— — —

If you find this really useful, please consider donating a little to the cause. Thanks!
[paypal-donation reference=”FastSPI2 LED FX – Android/Chrome”]

I’m also grateful for bitcoin donations to: 1K5Yy77ejes2FZrHBG5fns3QAicnwZcduq


Oct 152013

I had a little trouble finding references to how to setup multiple strips with FastSPI2, so I thought I’d post this.

You just use an offset value like in this example:

LEDS.addLeds<WS2801, 7, 9,   RGB>(leds, 43);       //<---Strip1 - WS2801 - 43 LEDs
LEDS.addLeds<WS2801, 11, 13, RGB>(leds, 43, 12);   //<---Strip2 - WS2801 - 12 LEDs
LEDS.addLeds<WS2811, 5,      GRB>(leds, 55, 16);   //<---Strip3 - WS2811 - 16 LEDs

In the additional strips the first integer passed becomes the offset value and the second is the number of LEDs in the strip.


Sep 212013

[EDIT] Please check out the newest version of the FX Code (v0.51) with Android Bluetooth Control App and Chrome Control Extension.

[EDIT] Revised once again, and made a python GUI. See this new post.

This is a revision of the original FastSPI LED Effects Examples I wrote awhile back.


I’ve gotten some very positive responses for these examples so I figured I should update them to be a little less clunky (the operative term here being ‘less’, they’re still quite clunky) This revision will work with RC3 of the FastSPI2 Library.

These are little LED displays I made, one is a circular back-light and the other a wave shape with a little diffusion in front. Both are Arduino powered of course. I just ran the ‘demo mode’ on both and tried to start at the same time so they’re not in sync or anything. Just thought I’d show them on a couple of different configurations for the heck of it.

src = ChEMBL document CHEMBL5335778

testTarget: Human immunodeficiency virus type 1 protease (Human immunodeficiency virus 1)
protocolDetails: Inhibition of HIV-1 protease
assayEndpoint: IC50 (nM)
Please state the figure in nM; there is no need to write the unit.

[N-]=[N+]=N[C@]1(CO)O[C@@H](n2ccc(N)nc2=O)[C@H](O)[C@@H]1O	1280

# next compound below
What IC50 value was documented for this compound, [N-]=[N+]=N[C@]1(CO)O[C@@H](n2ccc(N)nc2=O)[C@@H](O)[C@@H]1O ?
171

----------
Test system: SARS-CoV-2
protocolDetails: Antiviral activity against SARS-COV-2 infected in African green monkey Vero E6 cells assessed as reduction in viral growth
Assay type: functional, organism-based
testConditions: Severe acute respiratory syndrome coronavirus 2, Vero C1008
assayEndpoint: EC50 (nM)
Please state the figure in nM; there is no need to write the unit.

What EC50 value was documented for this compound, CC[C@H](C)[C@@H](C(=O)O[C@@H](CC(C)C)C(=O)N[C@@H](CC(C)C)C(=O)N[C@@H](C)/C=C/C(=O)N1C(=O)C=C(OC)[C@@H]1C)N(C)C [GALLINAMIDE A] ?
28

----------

If you have any issues getting this to work please check through the comments on the original post page first. A lot of people have posted very helpful comments about their experience using the code that might help you on your way. And of course feel free to post your issue if you can’t find a solution- I’ll do what I can to help.

Most significantly I’ve removed the need for the SerialCommand library and the really hacky HSV->RGB conversion function in favor of the native FastSPI2 conversion which is much faster and cleaner and supports ‘rainbow’ and ‘spectrum’ modes (though for these examples I just stuck to ‘rainbow’.)

I also added one example of a ‘native’ FastSPI effect; the fill_rainbow function (new_rainbow_loop – mode 88). This is similar to the ‘rainbow_loop’ function except that is fades the colors into one another much better. I’ll add more ‘native’ effects functions like fades to the code later because they are much faster and have nicer aesthetic qualities than mine.

Change modes the same way as in the previous code, enter ‘m’ and then an integer for the mode number (listed in code). Also make sure you send a NEWLINE character. Mode 888 is ‘demo mode’ which cycles through all the modes, but this tends to block the next serial command.

Also you can change the maximum brightness with ‘b’ and then an integer from 0-255. By default it’s set to 64, about 1/4 brightness.

Here is the code.